04 Nov Halloween aftermath: 5 Tricks for Dealing With Halloween Treats
Children’s Halloween dream — to get lots of candy — can be their parents’ nightmare. But pediatric dental experts say Halloween can be a time to teach your children good oral health habits for life, without depriving them of Halloween treats (think moderation). Here are their five best tricks for healthy teeth.
Halloween Candy vs. Cavities: Don’t Make Kids Choose
Don’t deny your children the Halloween experience. That can send the entirely wrong message — deprivation — and make candy seem even more irresistible, leading to other problems. They may end up sneaking sweets or eating too much candy once they’re out on their own. Instead, let them have the joy of Halloween in all its sticky goodness and the experience of going to a party or trick-or-treating.
After your children get back from trick-or-treating or a party, go through their bags of Halloween candy together. Tell them to each pick the 10 or so (whatever number you decide, based on factors such as age) treats they want the most.
Get the unpicked treats out of sight. You can donate them to a food bank or freeze them if you can’t bear to throw them out. This can also be a good time to teach (or remind) children that it isn’t just excess sugar that can lead to cavities. Snacks such as pretzels, with starches that stay in the mouth longer, can also lead to cavities, as can fruit juices.
Letting children help decide what is a reasonable amount of candy to keep has benefits beyond good oral health. The message isn’t “candy is bad,” but that candy and other sweets, in excess, can lead to cavities. Children learn two important lessons:
- How to control their diets
- That what they eat relates to oral health, not just physical health
Preventing Cavities in Children: Set a Treat Time
With your child, set a time of day to eat Halloween candy. This ritual “treat time” may last long after Halloween and help promote healthy thinking about treats:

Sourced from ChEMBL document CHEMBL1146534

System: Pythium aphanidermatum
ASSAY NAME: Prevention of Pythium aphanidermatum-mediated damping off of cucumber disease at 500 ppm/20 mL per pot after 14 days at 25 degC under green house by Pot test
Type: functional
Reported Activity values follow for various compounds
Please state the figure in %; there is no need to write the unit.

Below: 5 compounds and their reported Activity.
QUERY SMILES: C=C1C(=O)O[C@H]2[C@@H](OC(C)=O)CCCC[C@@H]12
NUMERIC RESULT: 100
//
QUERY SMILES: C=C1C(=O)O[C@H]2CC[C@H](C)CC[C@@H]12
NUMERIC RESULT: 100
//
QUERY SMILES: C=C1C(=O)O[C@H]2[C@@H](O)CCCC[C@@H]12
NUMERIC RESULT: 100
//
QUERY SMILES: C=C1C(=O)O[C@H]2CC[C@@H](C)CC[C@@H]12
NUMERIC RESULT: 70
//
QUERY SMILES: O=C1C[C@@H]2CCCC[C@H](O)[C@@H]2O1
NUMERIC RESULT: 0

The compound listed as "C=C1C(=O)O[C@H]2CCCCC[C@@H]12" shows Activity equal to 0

- Children learn that eating sweets shouldn’t be an all-day feast. Moderation is key.
- Knowing they have a specific sweet time can help make children less inclined to think about eating sweets at other times of the day.
Children’s Oral Health: Set Up a Teeth Brushing Schedule
No matter when treat time is, it’s crucial to brush soon after. If it is nighttime, for example, brushing and flossing teeth before bed will help sweep away the recent sweets. Fluoride mouth rinses for kids also help prevent tooth decay, according to the American Dental Association.
Until a child is 7 or 8 years old, a parent should help with teeth brushing, not simply supervise. Even after age 8, parents should supervise brushing. That includes friendly reminders to older children to brush and floss until they get to high school, when it should be a habit.
Use Disclosing Tablets, Swabs, or Solution
Some dentists use ”disclosing tablets” to spot bacterial plaque on teeth. These chewable tablets temporarily stain the plaque that builds up on teeth.
Parents can also use disclosing tablets, solution, or swabs to show children how well they are brushing or flossing their teeth — especially if they already have a cavity or two. A 12-pack of disclosing tablets is available over the counter and online for about $8.
You may want to schedule a disclosing session once a week or so, to keep your child on his toes.
Keep Teeth Brushing Fun
You should replace toothbrushes every three or four months anyway, so make Halloween an occasion for getting your child a new brush. Dentists say that when children like the toothbrushes, they are more apt to enjoy brushing. Children can choose from a variety of kid-sized brushes that feature cartoon characters and colorful designs. Young children typically can’t wait to use a new toothbrush.
Children also like to pick out their own toothpaste. Give your child the freedom to pick from gels or pastes, different colors, and different flavors. Just check the tube label to be sure it contains fluoride.
Check the condition of your child’s toothbrush from time to time. If it doesn’t look worn after weeks of use, he may not be brushing well. (recommended replacement is every 6 months)
By Kathleen Doheny
Source: WebMD Feature
Reviewed by Steve Drescher, DDS
View Article Sources
Paul Reggiardo, DDS, past president, American Academy of Pediatric Dentistry; assistant clinical professor in pediatric dental residency training, University of Southern California School of Dentistry; pediatric dentist, Huntington Beach, Calif.
American Academy of Pediatric Dentistry Survey, 2008.
American Dental Association: ”From baby bottle to cup.”
WebMD: “Self-examination for dental plaque.”
Reviewed on June 20, 2012
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